Characterization of antimicrobial efficacy of photocatalytic polymers against food-borne biofilms

Xuan Weng, Jan Van Niekerk, Suresh Neethirajan*, Keith Warriner

*Corresponding author for this work

Research output: Contribution to journalArticleAcademicpeer-review

11 Citations (Scopus)


Biofouling of food industry equipment and other surfaces that food products contact during processing is a threat to food safety, which results in infectious outbreaks and economic losses due to corrosion, equipment impairment, and reduced heat transfer efficiency. Once firmly attached to a surface, biofilms can be almost impossible to remove using current sanitation procedures. Self-cleaning surfaces with TiO2 coatings that are activated with ultraviolet (UV) light may be effective in preventing bacterial growth or killing or removing adherent organisms but require studies to demonstrate their efficacy and determine optimum conditions for use. Therefore, we examined the efficacy of TiO2-based polymer coatings against key food-borne pathogens namely, Escherichia coli, Listeria monocytogenes, Pseudomonas aeruginosa, and Salmonella typhimurium. Upon photo-catalytic activation of the coatings, the viability of early stage biofilms formed on each coated surface and the relative contribution of reactive oxygen species was evaluated. Results show that the relative antimicrobial activity strength was dependent on the length of UV irradiation; 5-10 min exposure was sufficient to inhibit/kill biofilms of each pathogenic species tested. The results of this study render contact surfaces less attractive for pathogenic biofilms while doubling as an effective mitigation strategy to remove biofilms that form despite coating.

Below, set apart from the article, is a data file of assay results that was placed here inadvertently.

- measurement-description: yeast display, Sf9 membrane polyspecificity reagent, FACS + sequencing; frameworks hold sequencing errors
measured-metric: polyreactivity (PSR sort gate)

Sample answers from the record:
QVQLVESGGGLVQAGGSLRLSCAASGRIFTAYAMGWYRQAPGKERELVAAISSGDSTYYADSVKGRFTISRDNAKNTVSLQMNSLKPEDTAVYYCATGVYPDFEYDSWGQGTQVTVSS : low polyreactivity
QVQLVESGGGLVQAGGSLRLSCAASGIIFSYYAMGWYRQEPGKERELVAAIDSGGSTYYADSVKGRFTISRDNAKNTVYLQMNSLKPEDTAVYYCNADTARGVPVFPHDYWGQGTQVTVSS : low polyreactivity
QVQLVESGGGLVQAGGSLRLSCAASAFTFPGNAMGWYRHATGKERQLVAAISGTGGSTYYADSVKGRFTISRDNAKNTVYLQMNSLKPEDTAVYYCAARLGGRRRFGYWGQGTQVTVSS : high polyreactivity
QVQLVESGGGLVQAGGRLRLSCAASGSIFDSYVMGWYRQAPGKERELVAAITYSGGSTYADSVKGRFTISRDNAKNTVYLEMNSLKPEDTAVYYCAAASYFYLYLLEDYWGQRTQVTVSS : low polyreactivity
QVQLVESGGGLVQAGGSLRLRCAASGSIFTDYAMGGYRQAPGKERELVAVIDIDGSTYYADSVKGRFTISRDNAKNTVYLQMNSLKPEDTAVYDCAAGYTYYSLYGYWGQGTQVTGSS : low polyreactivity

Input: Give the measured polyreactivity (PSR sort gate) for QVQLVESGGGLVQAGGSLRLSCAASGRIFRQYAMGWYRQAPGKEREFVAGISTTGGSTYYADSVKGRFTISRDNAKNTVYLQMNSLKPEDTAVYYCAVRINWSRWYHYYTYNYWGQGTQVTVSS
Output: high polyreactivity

Original languageEnglish
Pages (from-to)1-7
Number of pages7
JournalLWT - Food Science and Technology
Publication statusPublished - May 2016
Externally publishedYes


  • Antifouling surfaces
  • Food-borne biofilms
  • Photocatalytic TiO
  • Polyurethane


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